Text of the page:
Sunday, November 20, 2011

BOOK RECOMMENDATION: "Just How Married Do You Want to Be?: Practicing Oneness in Marriage" (Jim Sumner, Sarah Sumner)

Knowledge IS power:

"Entering into oneness takes faith. It also calls for patience. Our friend Tim Lentz made the insightful observation that in marriage, couples have to grow into becoming one flesh. 'It's a process,' said Tim. 'The two shall become one flesh.' Marriage is hard work because it's hard for two people to become one.


Some marriages, no doubt, seem to run more smoothly than others. I (Jim) don't know exactly why that is. It could be a matter of maturity or having less baggage from the past. Maybe some couples just gel better. Or maybe they blindly sin together and there's only an appearance of gelling. Regardless, you can't truly merge into one if your union is more fleshly than spiritual. Oneness runs deeper than that. Oneness has to do with the spiritual dynamics of marriage.


Remembering One's Oneness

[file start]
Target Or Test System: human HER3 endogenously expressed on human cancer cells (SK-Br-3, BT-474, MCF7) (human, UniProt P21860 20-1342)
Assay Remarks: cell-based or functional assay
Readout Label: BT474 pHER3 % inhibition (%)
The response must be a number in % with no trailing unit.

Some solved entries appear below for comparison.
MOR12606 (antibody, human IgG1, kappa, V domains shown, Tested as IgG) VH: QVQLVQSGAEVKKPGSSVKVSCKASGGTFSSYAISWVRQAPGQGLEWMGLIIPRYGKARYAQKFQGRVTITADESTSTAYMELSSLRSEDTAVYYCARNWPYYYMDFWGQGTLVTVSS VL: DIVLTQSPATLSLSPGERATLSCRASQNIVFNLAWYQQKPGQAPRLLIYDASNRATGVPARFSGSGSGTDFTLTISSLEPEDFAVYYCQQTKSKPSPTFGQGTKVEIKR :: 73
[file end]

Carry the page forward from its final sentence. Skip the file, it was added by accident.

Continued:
A very simple way to build oneness is marriage is for the couple to remember who they are. They are one. They are not individually just themselves. When a couple can remember their identity as 'one flesh,' it changes the way they see themselves. It also changes the way they look at others. 


The same principle applies to being a Christian. If you remember your identity in Christ, it changes the way you behave. When I (Jim) remember my identity in Christ, I'm more able to walk in the Spirit and not carry out the desires of my flesh (Galatians 5:16). In the same ways, when I remember my oneness with Sarah, I feel more empowered to be faithful to her and not give in to the deeds of my flesh (Galatians 5:19-21)."---"Practicing Oneness in the Grind of Daily Activity"---pg.77

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The Husband's Call to Cleave

"One of the greatest ways to strengthen marital oneness is for the husband to 'cleave' and to 'be joined' to his wife (Ephesians 5:31). When a husband cleaves to his wife, he is sexually faithful to her. He prioritizes her above his work, above his hobbies, above his family of origin and certainly far above other women.


To cleave is to 'be glued to'. When a husband cleaves to his wife, he shares his sense of self with her. He sees her as his own body. He does not fall into the trap of dehumanizing her by seeing her as his trophy or possession. When a husband cleaves to his wife, he sees her as a person with her own unique calling from God."---"Practicing Oneness in the Grind of Daily Living"---pg.87

The title alone had me hooked:



You can get this one here.

Growth is good!

SRW

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